As more and more private investors turn towards ethical investing, there is debate arising over building responsible portfolios. Alexander Whitmore investigates whether profit maximisation and sustainable finance can converge.
The Intergovernmental Panel on Climate Change (IPCC) concluded earlier this month with “greater certainty” that humans have been the dominant cause of climate change in the 20th century. As the political debate intensifies, it is clear that we must also look to the private sector to reduce anthropogenic climate change. For some, the poor environmental record of many oil and gas companies and the urgency to reduce carbon emissions means that there is a move away from investing in these areas. This has led to a trend known as the ‘divestment’ movement.
What is divestment?
The financial services industry uses the umbrella term ‘sustainable and responsible finance’ to describe financial products that include considerations other than monetary returns. The most common set of considerations are environmental, social and governance (ESG) factors. Some investors, rather than just focusing on the greatest returns, are beginning to move their capital away from oil and gas companies towards more ‘ethical’ (or at least less damaging) investments.
Earlier this year, the government of Norway reviewed the share of fossil fuel companies in their sovereign investment fund, and more recently Glasgow University voted to divest away from fossil fuel companies. The divestment movement is a prominent example of some investors seeking to marry their finances to their ethics.
Advertisements for personal investment platforms have dotted the London Underground in the last few months. Demand for private investment management is up, driven by a recovering and relatively stable economy and the growing market of self-invested personal pensions (SIPPs). Research by one of the largest sustainable banks in the UK reported that “three quarters” of investors would like their pensions and investments to be invested more in environmental and social sectors. Yet 64% are unsure of how ethical their investments are. This information gap means many people are unaware of the externalities that affect their financial decisions and available options.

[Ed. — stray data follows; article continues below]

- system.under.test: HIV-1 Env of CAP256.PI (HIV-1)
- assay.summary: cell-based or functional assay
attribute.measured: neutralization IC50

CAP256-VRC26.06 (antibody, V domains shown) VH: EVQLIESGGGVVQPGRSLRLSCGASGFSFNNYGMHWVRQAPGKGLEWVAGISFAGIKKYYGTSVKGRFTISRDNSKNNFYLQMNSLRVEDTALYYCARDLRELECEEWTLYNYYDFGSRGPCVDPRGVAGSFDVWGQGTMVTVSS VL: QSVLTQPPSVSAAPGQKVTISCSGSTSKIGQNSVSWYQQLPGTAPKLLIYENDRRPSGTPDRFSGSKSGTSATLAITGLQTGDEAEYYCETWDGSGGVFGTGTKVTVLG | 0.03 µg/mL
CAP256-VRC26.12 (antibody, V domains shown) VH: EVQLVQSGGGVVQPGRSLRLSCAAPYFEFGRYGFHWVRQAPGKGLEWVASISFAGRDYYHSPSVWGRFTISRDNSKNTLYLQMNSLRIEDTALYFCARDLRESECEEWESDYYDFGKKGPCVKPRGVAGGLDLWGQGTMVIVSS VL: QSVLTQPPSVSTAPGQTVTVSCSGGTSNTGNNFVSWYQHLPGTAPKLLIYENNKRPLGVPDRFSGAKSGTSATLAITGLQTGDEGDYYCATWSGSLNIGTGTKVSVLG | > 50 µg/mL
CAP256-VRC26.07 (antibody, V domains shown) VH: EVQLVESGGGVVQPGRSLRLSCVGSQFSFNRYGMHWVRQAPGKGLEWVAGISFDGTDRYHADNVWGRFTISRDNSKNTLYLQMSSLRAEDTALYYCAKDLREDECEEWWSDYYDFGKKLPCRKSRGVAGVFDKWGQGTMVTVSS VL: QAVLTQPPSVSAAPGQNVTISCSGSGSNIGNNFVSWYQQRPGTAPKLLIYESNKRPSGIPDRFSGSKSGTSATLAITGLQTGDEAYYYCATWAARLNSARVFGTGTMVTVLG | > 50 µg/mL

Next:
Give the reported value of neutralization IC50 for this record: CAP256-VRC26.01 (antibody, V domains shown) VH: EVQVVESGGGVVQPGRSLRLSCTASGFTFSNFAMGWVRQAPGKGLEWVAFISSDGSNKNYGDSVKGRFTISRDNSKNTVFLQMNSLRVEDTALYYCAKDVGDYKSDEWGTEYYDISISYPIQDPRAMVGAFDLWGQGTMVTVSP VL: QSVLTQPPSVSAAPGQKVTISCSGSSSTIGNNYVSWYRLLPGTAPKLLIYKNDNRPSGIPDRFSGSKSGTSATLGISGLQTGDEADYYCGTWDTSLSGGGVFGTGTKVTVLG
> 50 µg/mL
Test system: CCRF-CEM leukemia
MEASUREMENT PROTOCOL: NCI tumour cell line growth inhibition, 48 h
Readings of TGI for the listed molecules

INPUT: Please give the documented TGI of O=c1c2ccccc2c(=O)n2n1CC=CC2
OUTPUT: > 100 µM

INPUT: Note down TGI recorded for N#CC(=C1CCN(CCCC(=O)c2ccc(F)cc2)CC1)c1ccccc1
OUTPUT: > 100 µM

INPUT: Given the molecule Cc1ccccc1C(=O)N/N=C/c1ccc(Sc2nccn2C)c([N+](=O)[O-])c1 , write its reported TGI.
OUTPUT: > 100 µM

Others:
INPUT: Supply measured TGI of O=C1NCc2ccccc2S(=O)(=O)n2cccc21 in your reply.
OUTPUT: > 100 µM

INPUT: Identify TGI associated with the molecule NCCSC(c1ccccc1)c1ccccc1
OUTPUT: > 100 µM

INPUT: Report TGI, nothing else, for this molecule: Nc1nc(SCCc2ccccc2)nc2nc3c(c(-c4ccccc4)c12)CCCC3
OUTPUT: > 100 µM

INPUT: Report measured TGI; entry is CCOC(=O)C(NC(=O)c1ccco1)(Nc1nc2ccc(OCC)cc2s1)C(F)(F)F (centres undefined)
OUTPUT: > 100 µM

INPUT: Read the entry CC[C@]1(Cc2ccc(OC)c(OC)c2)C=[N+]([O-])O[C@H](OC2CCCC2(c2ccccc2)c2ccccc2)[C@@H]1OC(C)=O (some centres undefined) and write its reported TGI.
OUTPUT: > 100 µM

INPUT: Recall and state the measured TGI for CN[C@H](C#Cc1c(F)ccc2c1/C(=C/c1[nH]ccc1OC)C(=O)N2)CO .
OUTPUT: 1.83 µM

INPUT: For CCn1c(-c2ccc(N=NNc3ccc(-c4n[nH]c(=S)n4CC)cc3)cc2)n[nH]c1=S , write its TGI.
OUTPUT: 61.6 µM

But does ‘ethical’ investment make financial sense? A common perception is that investments with ethical criteria necessarily underperform traditional portfolios. Private investors are generally unwilling to risk their money for anything less than the most stable or greatest return. Ethical investments are perceived to exchange a degree of monetary return for social good, and are often considered more volatile than their traditional counterparts.
This view is challenged by new evidence. In one piece of research by Moneyfacts, a financial product cost-comparison site, so-called ethical funds outperformed non-ethical funds in 2013. Inclusion of ethical criteria does not mean ethical funds necessarily outperform non-ethical ones. However, it does mean that such funds may perform differently. Ethical funds often invest in smaller, more specialised companies whose activities are different to larger, integrated multinationals. This leaves room for growth by innovative companies, but some may consider this a riskier investment than a firm with an established pedigree.
However, companies with a genuine commitment to sustainability and corporate responsibility may be less likely to receive disciplinary measures or government intervention as a result of their actions, and typically have a long-term outlook for their business. These companies are therefore often more suitable for long-term investment.
Sustainability in particular is a driving force behind the divestment movement. If, as the governor of the Bank of England believes, the “vast majority of [fossil fuel] reserves are unburnable”, then oil and gas companies will be left with ‘stranded assets’ (inaccessible deposits of fossil fuels). These companies may therefore be overvalued in what is known as a ‘carbon bubble’. International action to limit climate change could cause the value of oil and gas companies to drop dramatically. This provides the financial case behind the divestment movement.
Not just investors
In October of this year, the Good Money Week campaign aimed to raise awareness of sustainable and responsible finance. Sustainable finance isn’t just about investment; it also includes things like taxes, pensions, savings and current accounts. Banks use deposits to fund loans to businesses that engage in a variety of different practices; some of which you may disagree with.
Sustainable and responsible finance often makes good financial sense, even if you are not concerned with ethics. For those that are, it is possible to make money and make a difference by investing in successful companies that promote social good. Individuals affect the world through their financial choices; so the next time you consider opening a bank account or making an investment, take a look at The Life of a Fiver and see the difference even a small amount of money can make.
The views expressed in this article are those of the author and do not necessarily represent the views of Development in Action.
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